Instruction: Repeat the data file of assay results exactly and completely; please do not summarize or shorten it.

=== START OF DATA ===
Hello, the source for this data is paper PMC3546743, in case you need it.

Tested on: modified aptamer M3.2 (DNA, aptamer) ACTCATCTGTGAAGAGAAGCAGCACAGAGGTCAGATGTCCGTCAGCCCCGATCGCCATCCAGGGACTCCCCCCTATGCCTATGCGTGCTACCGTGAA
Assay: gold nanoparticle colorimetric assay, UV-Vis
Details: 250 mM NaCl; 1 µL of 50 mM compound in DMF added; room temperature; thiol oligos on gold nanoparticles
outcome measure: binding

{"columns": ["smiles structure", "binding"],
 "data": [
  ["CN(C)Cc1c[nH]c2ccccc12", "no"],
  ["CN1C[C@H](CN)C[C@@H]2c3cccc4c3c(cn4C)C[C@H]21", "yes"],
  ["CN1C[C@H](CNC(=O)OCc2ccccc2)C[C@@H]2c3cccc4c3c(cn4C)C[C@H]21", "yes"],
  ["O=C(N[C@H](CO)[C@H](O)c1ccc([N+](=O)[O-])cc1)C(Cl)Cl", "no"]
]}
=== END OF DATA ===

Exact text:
Hello, the source for this data is paper PMC3546743, in case you need it.

Tested on: modified aptamer M3.2 (DNA, aptamer) ACTCATCTGTGAAGAGAAGCAGCACAGAGGTCAGATGTCCGTCAGCCCCGATCGCCATCCAGGGACTCCCCCCTATGCCTATGCGTGCTACCGTGAA
Assay: gold nanoparticle colorimetric assay, UV-Vis
Details: 250 mM NaCl; 1 µL of 50 mM compound in DMF added; room temperature; thiol oligos on gold nanoparticles
outcome measure: binding

{"columns": ["smiles structure", "binding"],
 "data": [
  ["CN(C)Cc1c[nH]c2ccccc12", "no"],
  ["CN1C[C@H](CN)C[C@@H]2c3cccc4c3c(cn4C)C[C@H]21", "yes"],
  ["CN1C[C@H](CNC(=O)OCc2ccccc2)C[C@@H]2c3cccc4c3c(cn4C)C[C@H]21", "yes"],
  ["O=C(N[C@H](CO)[C@H](O)c1ccc([N+](=O)[O-])cc1)C(Cl)Cl", "no"]
]}